26th April 1769

Joseph Banks Journal
Plenty of trade this morn indeed we have always had enough of bread fruit and cocoa nuts, refreshments maybe more nescessary for the people than pork tho they certainly do not like them so well. Our freinds as usual at the tents today but do nothing worthy record.

Sydney Parkinson’s Journal
These people also are fond of dog's-flesh, and reckon it delicious food, which we discovered by their bringing the leg of a dog roasted to sell. Mr. Banks ate a piece of it, and admired it much. He went out immediately and bought one, and gave it to some Indians to kill and dress it in their manner, which they did accordingly. After having held the dog's mouth down to the pit of his stomach till he was stifled, they made a parcel of stones hot upon the ground, laid him upon them, and singed off the hair, then scraped his skin with a cocoa shell, and rubbed it with coral; after which they took out the entrails, laid them all carefully on the stones, and after they were broiled ate them with great gout; nor did some of our people scruple to partake with them of this indelicate repast. Having scraped and washed the dog's body clean, they prepared an oven of hot stones, covered them with bread-fruit leaves, and laid it upon them, with liver, heart and lungs, pouring a coco-nut full of blood upon them, covering them too with more leaves and hot stones, and inclosed the whole with earth patted down very close to keep in the heat. It was about four hours in the oven, and at night it was served up for supper: I ate a little of it; it had the taste of coarse beef, and a strong disagreeable smell; but Captain Cook, Mr. Banks, and Dr. Solander, commended it highly, saying it was the sweetest meat they had ever tasted; but the rest of our people could not be prevailed on to ate any of it.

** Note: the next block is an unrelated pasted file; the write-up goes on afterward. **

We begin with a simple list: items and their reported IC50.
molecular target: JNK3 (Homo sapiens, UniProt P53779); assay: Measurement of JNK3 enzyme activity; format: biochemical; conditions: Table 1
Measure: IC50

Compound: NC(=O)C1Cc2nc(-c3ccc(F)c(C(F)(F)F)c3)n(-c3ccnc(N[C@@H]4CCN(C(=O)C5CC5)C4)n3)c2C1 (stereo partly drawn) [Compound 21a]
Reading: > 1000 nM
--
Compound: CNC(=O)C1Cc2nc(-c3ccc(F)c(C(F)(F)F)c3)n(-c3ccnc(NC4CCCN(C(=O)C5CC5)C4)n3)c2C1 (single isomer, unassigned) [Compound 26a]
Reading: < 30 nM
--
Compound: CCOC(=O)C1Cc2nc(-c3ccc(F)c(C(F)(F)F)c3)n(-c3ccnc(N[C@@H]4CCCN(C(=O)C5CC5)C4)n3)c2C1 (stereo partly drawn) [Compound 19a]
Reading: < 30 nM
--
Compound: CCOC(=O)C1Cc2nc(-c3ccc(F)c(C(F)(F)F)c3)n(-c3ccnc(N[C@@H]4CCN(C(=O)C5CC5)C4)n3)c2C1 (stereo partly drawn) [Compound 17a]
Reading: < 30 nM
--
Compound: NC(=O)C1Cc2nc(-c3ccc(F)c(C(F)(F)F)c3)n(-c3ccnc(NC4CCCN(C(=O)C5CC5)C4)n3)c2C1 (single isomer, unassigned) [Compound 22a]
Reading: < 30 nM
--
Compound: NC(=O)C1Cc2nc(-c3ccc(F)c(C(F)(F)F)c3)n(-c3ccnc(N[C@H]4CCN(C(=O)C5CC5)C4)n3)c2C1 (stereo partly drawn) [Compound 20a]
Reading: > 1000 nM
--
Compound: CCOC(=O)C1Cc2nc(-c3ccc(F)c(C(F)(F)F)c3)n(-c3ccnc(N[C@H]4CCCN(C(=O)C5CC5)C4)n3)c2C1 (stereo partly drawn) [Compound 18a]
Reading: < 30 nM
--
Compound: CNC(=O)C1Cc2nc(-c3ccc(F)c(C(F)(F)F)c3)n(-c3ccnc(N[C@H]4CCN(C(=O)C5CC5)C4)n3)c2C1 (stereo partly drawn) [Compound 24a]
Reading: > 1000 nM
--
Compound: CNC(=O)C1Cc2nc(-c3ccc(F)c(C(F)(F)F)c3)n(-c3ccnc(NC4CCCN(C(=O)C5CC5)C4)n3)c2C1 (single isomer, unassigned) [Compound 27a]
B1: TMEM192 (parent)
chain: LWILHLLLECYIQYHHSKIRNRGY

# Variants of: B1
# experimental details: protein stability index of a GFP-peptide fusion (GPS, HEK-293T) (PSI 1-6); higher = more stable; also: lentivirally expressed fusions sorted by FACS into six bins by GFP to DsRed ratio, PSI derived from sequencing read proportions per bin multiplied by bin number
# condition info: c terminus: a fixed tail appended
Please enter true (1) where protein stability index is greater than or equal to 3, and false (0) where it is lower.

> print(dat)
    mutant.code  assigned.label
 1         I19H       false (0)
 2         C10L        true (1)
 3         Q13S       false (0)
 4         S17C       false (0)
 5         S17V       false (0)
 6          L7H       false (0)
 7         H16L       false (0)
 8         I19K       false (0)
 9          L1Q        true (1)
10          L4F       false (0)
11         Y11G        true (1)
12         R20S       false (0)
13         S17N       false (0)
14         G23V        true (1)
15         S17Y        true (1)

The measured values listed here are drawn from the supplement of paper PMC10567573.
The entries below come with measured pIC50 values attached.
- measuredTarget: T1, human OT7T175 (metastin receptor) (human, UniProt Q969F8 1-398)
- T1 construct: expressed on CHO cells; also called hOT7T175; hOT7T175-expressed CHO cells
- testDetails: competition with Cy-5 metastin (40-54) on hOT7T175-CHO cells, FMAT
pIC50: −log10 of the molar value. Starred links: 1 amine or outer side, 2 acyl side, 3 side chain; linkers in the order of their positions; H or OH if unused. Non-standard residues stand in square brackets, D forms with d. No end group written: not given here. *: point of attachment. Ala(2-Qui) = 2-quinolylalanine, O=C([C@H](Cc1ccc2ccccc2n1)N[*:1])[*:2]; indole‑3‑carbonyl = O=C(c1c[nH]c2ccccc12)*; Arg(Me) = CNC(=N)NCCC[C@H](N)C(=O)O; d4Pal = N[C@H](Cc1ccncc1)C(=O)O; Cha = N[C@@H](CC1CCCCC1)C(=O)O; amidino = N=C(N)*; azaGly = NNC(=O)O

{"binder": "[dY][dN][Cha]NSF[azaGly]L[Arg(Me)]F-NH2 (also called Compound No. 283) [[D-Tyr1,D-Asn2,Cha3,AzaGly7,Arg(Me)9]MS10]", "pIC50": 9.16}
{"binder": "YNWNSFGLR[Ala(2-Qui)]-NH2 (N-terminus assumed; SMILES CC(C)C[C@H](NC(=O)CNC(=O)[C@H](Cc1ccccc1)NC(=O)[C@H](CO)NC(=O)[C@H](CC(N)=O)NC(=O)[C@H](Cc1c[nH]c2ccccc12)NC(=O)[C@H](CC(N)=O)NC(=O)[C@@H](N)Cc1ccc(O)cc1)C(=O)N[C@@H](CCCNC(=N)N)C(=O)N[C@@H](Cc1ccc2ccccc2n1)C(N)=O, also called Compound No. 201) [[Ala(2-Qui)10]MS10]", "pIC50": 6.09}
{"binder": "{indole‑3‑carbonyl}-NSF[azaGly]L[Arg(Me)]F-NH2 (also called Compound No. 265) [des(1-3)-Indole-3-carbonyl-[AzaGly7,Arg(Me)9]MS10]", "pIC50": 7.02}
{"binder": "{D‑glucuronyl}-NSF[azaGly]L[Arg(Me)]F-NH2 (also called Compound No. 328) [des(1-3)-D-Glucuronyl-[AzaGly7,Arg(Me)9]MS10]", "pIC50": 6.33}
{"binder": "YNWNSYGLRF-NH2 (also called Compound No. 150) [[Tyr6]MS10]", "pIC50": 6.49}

We have invented a new dish, which is as much disliked by the natives, as any of theirs is by us. Here is a species of rats, of which there are great numbers in this island; we caught some of them, and had them fried; most of the gentlemen in the bell-tent ate of them, and commended them much; and some of the inferior officers ate them in a morning for breakfast.

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